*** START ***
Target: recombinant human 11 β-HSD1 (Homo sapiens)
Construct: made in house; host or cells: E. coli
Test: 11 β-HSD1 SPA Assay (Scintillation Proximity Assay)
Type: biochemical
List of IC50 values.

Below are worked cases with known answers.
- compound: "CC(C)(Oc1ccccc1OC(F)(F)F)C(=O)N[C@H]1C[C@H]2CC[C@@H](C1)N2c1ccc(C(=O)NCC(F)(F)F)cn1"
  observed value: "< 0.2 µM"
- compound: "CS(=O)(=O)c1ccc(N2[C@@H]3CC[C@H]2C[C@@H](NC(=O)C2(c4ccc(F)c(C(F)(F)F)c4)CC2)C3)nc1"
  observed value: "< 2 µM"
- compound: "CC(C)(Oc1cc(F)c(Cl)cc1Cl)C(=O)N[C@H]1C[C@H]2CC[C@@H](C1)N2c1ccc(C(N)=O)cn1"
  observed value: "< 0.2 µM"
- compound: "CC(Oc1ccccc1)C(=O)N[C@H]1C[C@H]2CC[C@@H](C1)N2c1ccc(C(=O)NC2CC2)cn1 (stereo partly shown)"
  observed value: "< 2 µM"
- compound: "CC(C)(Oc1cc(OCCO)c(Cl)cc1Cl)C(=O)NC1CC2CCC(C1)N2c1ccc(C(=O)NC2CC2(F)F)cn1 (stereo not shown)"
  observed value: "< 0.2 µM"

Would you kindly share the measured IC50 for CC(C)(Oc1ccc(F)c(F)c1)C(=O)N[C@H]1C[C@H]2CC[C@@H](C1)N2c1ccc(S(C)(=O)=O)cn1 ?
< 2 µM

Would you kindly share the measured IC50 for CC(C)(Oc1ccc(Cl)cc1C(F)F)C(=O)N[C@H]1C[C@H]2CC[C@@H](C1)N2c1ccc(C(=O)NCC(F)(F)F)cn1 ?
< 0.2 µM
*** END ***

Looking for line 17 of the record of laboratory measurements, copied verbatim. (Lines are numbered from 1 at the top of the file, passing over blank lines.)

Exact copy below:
Would you kindly share the measured IC50 for CC(C)(Oc1ccc(F)c(F)c1)C(=O)N[C@H]1C[C@H]2CC[C@@H](C1)N2c1ccc(S(C)(=O)=O)cn1 ?